What's Bugchasing and Why Would People Intentionally Infect Themselves?
People have different preferences. Some even intentionally seek to harm themselves. Bugchasing is an example of how some people consciously expose themselves to danger.
Throughout this article, we’ll tell you more about this practice. You’ll be able to discover what it’s all about, why it’s a movement, and what motivations drive those who partake in it.
Bugchasing is a movement and subculture that stemmed in the late 90s in the United States. The bug the name refers to would be the human immunodeficiency virus (HIV). The bugchaser is the one who’s trying to contract the virus. Those who “give the bug” are called giftgivers. They transmit the virus to others.
Therefore, there are those who are HIV positive, and those who decide to get infected. By mutual agreement, they perform sexual practices that will favor the transmission of the virus.
Why is this practice so intriguing? This is because both the carrier and the person who wants to get infected clearly know that they’re going to infect or become infected with HIV, a virus that has great health risks.
Therefore, it’s a dangerous, yet voluntary, practice. Experts haven’t yet established whether the people who engage in it do so under manipulation or by choice. In any case, bugchasing has already sounded the alarm in many different health organizations.
What’s the motivation to belong to the movement?
Motivations can be varied, and will largely depend on the uniqueness of each person. However, experts have observed that some people’s motivation could be:
- Fear. Those who belong to this movement and who wish to contract HIV have decided that getting infected by the virus is inevitable. Therefore, they prefer to be in control of things and they decide when to contract it.
- Viewing HIV as a medically manageable virus. Research shows that this lessens the impact of the perception of what it might be like to live with HIV. Gabriela H. Breitfeller and Amar Kanekar suggest this in their report “Intentional HIV transmission among men who have sex with men: A scoping review”.
- Eroticism. Some people who seek to get infected perceive the risk of being infected as erotic. In addition, they feel that safe sex takes away the possibility of impromptu sexual acts. In addition, those who infect others may feel that infecting someone else with the virus is an erotic act.
- Loneliness. Many HIV-negative men feel that they’ve been left behind as lovers. Additionally, many HIV-positive men also feel the burden of loneliness from having the virus. These reasons can motivate both parties to engage in bugchasing.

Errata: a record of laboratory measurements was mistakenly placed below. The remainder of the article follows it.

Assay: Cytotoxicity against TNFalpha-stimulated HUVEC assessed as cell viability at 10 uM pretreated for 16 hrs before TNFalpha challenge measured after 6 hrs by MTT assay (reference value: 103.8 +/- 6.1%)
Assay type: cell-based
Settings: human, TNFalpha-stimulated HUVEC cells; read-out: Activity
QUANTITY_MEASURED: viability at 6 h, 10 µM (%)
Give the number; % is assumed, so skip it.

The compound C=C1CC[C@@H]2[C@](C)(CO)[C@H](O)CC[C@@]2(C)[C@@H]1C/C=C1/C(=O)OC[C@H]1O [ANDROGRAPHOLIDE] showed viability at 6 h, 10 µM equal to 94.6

- Homophobic culture. This could be a response to the culture of homophobia that’s stigmatized homosexuals. Especially those who are HIV-positive, to the point of marginalizing them.
There are also theories that state that this behavior is associated with the personality of the subject. Some research even shows that some people who belong to this movement show interest in activities such as scatophilia (coprophilia), urination, and exhibitionism, as well as having dependency traits.
Why’s bugchasing a movement?
We define bugchasing as a movement because it’s a group of people with common interests, who promote practices with a common thread. It’s not just about a group that wants to spread the virus, or a group that wants to get infected. It’s a group of people who are looking to have sex to mutually and voluntarily spread HIV, and who promote it in this way.
The people involved in bugchasing claim that it’s their free choice and entitlement to have unprotected sex. Therefore, they’re reluctant to see what they do as a type of sexual deviance. However, as it’s a practice that’s putting health at risk, several investigations are underway, both to launch prevention strategies and to provide answers for the reasons behind this behavior.
Currently, we can find this practice all around the world, and it’s becoming increasingly widespread. People who belong to the movement or who want to belong are even contacting each other through social networks.It might interest you...
All cited sources were thoroughly reviewed by our team to ensure their quality, reliability, currency, and validity. The bibliography of this article was considered reliable and of academic or scientific accuracy.
- Breitfeller, G.H., & Kanekar, A. (2012). Intentional HIV transmission among men who have sex with men: A scoping review. Gay and Lesbian Issus Psychology Review, 8 (2), 112.